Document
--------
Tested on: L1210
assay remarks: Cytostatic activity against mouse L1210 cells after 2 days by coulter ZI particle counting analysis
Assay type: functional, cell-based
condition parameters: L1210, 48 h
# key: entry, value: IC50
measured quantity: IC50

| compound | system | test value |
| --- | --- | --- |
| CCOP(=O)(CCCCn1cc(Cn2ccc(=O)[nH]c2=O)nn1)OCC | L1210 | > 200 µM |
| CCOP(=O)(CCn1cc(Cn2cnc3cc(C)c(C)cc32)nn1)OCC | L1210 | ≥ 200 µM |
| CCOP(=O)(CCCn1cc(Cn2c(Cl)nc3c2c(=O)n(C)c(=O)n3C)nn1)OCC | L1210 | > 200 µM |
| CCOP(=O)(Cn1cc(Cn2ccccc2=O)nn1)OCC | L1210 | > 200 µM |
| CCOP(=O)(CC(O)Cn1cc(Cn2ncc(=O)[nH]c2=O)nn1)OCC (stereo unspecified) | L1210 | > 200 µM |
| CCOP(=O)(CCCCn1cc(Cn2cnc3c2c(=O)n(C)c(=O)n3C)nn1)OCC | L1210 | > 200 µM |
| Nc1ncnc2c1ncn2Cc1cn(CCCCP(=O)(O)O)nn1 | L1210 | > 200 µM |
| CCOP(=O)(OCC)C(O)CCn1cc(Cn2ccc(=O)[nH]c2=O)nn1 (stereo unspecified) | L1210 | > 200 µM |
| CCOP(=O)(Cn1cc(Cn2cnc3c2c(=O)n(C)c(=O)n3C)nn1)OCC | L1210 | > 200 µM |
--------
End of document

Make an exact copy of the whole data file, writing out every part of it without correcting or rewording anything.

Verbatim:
Tested on: L1210
assay remarks: Cytostatic activity against mouse L1210 cells after 2 days by coulter ZI particle counting analysis
Assay type: functional, cell-based
condition parameters: L1210, 48 h
# key: entry, value: IC50
measured quantity: IC50

| compound | system | test value |
| --- | --- | --- |
| CCOP(=O)(CCCCn1cc(Cn2ccc(=O)[nH]c2=O)nn1)OCC | L1210 | > 200 µM |
| CCOP(=O)(CCn1cc(Cn2cnc3cc(C)c(C)cc32)nn1)OCC | L1210 | ≥ 200 µM |
| CCOP(=O)(CCCn1cc(Cn2c(Cl)nc3c2c(=O)n(C)c(=O)n3C)nn1)OCC | L1210 | > 200 µM |
| CCOP(=O)(Cn1cc(Cn2ccccc2=O)nn1)OCC | L1210 | > 200 µM |
| CCOP(=O)(CC(O)Cn1cc(Cn2ncc(=O)[nH]c2=O)nn1)OCC (stereo unspecified) | L1210 | > 200 µM |
| CCOP(=O)(CCCCn1cc(Cn2cnc3c2c(=O)n(C)c(=O)n3C)nn1)OCC | L1210 | > 200 µM |
| Nc1ncnc2c1ncn2Cc1cn(CCCCP(=O)(O)O)nn1 | L1210 | > 200 µM |
| CCOP(=O)(OCC)C(O)CCn1cc(Cn2ccc(=O)[nH]c2=O)nn1 (stereo unspecified) | L1210 | > 200 µM |
| CCOP(=O)(Cn1cc(Cn2cnc3c2c(=O)n(C)c(=O)n3C)nn1)OCC | L1210 | > 200 µM |